Mary Leigh

Schofield, Ada1910

Museum of London

Museum of London
London, United Kingdom

Postcard with photographic portrait of Mary Leigh. On the back of the card is handwritten 'God Bless Little Paul & Little Paul's dear Mother and Father, 1910, Mary L.'. The card may have been sent to Paul Lamartine Yates, the son of Rose Lamartine Yates, a close friend of Mary Leigh's who was also a Suffragette.
Mary was married to a builder and served her first term of imprisonment in March 1907 for taking part in a deputation to the House of Commons. On 30th June 1908, enraged by witnessing 'violence and indeceny' inficted on Suffragettes by the police in Parliament Square, Mary and Edith New went to 10 Downing Street and threw stones at a window, this being the first act of physical militancy carried out by Suffragettes. Imprisoned a third time in 1908 for taking part in the rush on the House of Commons Leigh spent more than six months of the year in Holloway. From 1909 Mary was drum-major of the WSPU drum and fife band. She continued to undertake militant acts and was repeatedly imprisoned between 1909-1912. In 1909, whilst serving a term of imprisonment in Winson Green for throwing slates from the roof of a hall in Birmingham in which Asquith was speaking, Mary became one of the first Suffragettes to be force-fed. In July 1912 Mary pursued Asquith to Dublin and set fire to a box at the Theatre Royal. Sentenced to five years penal servitude for this offence, she was released on a 'ticket of leave' on 21st September only to take part in the WSPU window-smashing campaign in November.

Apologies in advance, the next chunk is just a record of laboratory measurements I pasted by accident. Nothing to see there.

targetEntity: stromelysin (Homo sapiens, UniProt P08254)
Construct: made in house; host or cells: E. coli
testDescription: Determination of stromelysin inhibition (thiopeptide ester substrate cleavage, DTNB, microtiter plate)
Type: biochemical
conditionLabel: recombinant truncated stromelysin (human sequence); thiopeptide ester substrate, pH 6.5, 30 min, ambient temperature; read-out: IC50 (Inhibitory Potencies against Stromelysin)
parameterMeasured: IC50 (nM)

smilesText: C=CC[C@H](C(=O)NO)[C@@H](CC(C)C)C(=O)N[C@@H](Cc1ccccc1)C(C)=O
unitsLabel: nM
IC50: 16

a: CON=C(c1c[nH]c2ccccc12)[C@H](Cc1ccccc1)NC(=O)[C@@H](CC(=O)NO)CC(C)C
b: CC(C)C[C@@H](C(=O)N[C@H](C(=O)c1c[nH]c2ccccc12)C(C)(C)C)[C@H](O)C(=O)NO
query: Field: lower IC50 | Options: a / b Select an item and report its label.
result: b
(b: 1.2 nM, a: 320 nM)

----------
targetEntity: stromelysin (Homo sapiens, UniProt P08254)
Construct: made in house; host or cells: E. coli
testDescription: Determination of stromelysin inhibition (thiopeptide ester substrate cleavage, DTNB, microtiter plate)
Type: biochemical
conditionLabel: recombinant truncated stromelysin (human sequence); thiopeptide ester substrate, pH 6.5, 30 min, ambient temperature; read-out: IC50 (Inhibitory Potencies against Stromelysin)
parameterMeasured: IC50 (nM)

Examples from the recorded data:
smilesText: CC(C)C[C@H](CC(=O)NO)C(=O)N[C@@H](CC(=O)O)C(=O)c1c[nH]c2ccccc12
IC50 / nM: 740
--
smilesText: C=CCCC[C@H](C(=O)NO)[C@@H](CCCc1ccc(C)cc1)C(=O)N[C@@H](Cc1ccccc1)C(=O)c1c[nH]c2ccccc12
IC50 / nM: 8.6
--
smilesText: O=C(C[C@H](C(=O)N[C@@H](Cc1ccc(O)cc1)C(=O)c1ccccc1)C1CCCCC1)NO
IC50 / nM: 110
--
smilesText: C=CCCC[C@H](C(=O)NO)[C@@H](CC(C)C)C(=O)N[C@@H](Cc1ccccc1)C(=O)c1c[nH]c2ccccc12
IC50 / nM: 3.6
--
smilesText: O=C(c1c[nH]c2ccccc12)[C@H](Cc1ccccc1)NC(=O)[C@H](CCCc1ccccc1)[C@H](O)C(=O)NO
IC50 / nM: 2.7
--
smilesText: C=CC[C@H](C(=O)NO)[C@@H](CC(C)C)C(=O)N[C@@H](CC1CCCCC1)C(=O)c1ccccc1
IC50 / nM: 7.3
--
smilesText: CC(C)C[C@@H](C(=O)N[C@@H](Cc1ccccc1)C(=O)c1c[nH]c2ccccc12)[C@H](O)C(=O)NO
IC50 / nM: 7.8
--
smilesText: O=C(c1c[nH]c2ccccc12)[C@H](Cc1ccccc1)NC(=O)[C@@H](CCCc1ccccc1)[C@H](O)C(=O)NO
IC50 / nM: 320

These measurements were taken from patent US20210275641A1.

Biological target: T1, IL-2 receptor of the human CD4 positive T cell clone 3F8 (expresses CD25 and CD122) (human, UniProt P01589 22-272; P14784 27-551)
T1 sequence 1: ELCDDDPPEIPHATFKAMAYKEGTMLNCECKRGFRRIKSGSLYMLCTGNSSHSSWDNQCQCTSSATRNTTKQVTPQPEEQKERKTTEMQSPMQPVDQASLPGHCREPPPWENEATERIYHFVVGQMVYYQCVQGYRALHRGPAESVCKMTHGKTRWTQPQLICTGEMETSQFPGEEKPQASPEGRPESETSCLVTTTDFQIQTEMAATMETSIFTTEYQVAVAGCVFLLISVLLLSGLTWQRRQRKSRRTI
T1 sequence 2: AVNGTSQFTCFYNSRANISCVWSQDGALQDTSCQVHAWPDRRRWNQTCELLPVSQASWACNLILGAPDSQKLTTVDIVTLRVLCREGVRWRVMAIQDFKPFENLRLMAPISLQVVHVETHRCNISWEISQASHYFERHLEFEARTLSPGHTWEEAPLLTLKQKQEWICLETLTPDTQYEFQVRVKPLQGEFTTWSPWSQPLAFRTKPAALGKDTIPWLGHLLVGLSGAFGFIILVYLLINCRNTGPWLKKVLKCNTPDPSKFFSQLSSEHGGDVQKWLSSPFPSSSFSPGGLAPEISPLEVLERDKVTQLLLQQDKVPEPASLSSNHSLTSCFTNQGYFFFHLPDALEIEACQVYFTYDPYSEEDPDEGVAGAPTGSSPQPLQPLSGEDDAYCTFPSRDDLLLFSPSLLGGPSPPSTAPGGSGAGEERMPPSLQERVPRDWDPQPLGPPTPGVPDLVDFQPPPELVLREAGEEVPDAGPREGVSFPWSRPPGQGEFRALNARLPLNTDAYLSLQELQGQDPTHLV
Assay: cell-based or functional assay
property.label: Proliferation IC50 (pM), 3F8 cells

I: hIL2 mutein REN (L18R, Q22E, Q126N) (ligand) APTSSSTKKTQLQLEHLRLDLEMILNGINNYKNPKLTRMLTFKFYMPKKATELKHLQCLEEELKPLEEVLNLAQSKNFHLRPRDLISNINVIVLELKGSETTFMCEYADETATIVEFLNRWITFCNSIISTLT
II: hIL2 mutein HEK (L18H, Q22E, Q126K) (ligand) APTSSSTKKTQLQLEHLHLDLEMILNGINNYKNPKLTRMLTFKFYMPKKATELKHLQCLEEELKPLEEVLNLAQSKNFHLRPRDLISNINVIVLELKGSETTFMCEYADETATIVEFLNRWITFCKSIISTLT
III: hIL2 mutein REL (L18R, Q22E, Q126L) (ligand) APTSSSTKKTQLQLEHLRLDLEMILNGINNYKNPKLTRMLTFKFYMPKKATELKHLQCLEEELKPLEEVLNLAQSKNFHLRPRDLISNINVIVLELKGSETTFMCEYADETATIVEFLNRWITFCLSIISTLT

The portrait of Mary was taken by Ada Schofield, a Brighton photographer and Suffragette.


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